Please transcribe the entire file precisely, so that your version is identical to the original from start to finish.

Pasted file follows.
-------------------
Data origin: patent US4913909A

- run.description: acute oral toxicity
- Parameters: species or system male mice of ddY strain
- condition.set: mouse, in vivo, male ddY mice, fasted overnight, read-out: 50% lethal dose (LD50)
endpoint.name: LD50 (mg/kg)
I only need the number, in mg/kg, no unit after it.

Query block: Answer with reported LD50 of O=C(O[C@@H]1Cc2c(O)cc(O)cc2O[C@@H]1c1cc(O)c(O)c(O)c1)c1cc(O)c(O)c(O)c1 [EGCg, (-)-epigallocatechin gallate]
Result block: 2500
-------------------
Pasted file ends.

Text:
Data origin: patent US4913909A

- run.description: acute oral toxicity
- Parameters: species or system male mice of ddY strain
- condition.set: mouse, in vivo, male ddY mice, fasted overnight, read-out: 50% lethal dose (LD50)
endpoint.name: LD50 (mg/kg)
I only need the number, in mg/kg, no unit after it.

Query block: Answer with reported LD50 of O=C(O[C@@H]1Cc2c(O)cc(O)cc2O[C@@H]1c1cc(O)c(O)c(O)c1)c1cc(O)c(O)c(O)c1 [EGCg, (-)-epigallocatechin gallate]
Result block: 2500